The proceedings under the Rent Act is of summary nature wherein the jural relationship of landlord and tenant is to be taken note of to the extent it is required for considering such eviction petition and the rigour of examining the ownership ought not to be indulged in the manner as is done in a title suit unless the respondent sets up title to the very rented property which is adverse to that of the landlord. Santosh Chaturvedi v. Kailash Chandra, (2020) 16 SCC 672.
Tag Archives: Title of Landlord
In Faruk Ilahi Tamboli v. B. S. Shankarrao Kokate, 2016 (1) ARC 1, the Hon’ble Supreme Court held that it certainly cannot be the claim at the behest of a tenant, that the owner of a premises must continue in business with his parents or relations, assuming there was a joint business activity, to start with. That is usual, assuming there was a joint business activity, to start with. That is usual, and happens all the time when children come of age. And thereafter, they must have the choice to run their own life, by earning their own livelihood. The property owner has the right to use his property as he chooses, for running his business. There could be no irregularity if owner of the property chooses to use his property as he chooses, for running his business, independent of the business of other family members. In Anil Bajaj v. Vinod Ahuja, 2014 (2) ARC 265, the Hon’ble Supreme Court held that it is not for the tenant to dictate to the landlord as to how the property belonging to the landlord should be utilized by him for the purpose of his business. Even if the landlord is doing business from various other premises, it cannot foreclose his right to seek eviction from the tenanted presmises so long as he intends to use the said tenanted premises for his own business. Hari Shanker v. Om Prakash, 2018 (127) ALR 589.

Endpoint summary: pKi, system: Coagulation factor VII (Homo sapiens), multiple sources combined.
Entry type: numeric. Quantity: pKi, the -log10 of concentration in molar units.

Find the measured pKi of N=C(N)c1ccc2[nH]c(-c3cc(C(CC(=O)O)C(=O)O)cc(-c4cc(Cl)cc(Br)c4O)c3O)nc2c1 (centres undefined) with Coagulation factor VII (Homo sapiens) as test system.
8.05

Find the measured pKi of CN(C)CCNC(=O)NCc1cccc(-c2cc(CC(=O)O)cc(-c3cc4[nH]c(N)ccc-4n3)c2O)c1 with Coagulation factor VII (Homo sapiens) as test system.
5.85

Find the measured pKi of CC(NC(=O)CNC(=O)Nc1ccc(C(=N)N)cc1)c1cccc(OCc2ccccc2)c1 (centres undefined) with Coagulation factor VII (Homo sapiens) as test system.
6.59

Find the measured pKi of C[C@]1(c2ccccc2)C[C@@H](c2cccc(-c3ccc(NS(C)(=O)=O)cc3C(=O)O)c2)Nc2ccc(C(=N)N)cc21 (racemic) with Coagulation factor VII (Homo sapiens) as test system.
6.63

In Smt. Chandrakantaben v. Vadilal Bapalal Modi, (1989) 2 SCC 630, the Hon’ble Supreme Court has held that the possession of the agent is the possession of the principal and in view of the fiduciary relationship he cannot be permitted to claim his own possession. Thus, the agent is an extended hand of principal. Thus, an agent who receives property or money from or for his principal obtains no interest for himself in the property. An agent holds the principal’s property only on behalf of the principal. He acquires no interest for himself in such property. He cannot deny principal’s title to property. Nor he can convert it into any other kind or use. His possession is the possession of the principal for all purposes. The agent has no possession of his own. Caretaker’s possession is the possession of the principal. The possession of the agent is the possession of the principal and in view of the fiduciary relationship he cannot be permitted to claim his own possession. Thus agent is the extended hand of principal. Dr. Vishwanath Mishra v. XIIIth Additional District Judge, 2020 (138) ALR 159.